The title of one of my books (and the basis for this blog) is Dream. Invest. Live. It is a self-published and due for a second edition. That first word, Dream, is something that many people put off until retirement. Authors are writers who finally gave up and quit waiting. They dreamed, or at least strongly considered, of something that should be told; invested amazing amounts of time, mental anguish, and sometimes money writing the story; and then get to live the life of an author – which usually means having some other source of income. As one of the authors mentioned, most books only sell a couple of hundred copies. I’ve seen the data. Very few succeed financially, though the few that do have basically written themselves a lottery ticket.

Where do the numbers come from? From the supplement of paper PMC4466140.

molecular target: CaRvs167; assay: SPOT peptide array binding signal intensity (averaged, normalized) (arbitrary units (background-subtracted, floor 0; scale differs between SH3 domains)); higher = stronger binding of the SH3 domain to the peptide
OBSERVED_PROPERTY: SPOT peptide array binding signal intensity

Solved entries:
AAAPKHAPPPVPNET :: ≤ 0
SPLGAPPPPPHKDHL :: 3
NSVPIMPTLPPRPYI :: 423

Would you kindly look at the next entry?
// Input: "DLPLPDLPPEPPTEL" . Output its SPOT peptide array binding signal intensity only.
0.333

To fellow Whidbey authors, my curiosity encouraged me to start counting how many books have been written by authors who live on the island. Go to the Whidbey Authors Facebook group if you want your books to be counted. I suspect the total is in the hundreds. That’s a lot of gifting opportunities, and a lot of opportunities for authors to meet with authors. We can compare notes on how well our notes have sold.
To fellow Whidbey writers who haven’t published yet, well, by now you know about the workshop, and you probably suspect that plenty of us are happy to help outside of such structured environments. People everywhere have fascinating stories to tell, and people everywhere want to hear new stories. Welcome to a fundamental part of being human.
For now, the power is back on, the snow is getting closer, the house is up to 65F, and I’m probably done writing for the day. It’s time to sit back, share this post, stoke the fire just in case the power goes out again, and watch a movie I picked up from the library. Books are great, but I’ve been writing so much I need to take a break from reading for the evening. Of course, if the power goes out, then out come the books and even more stories.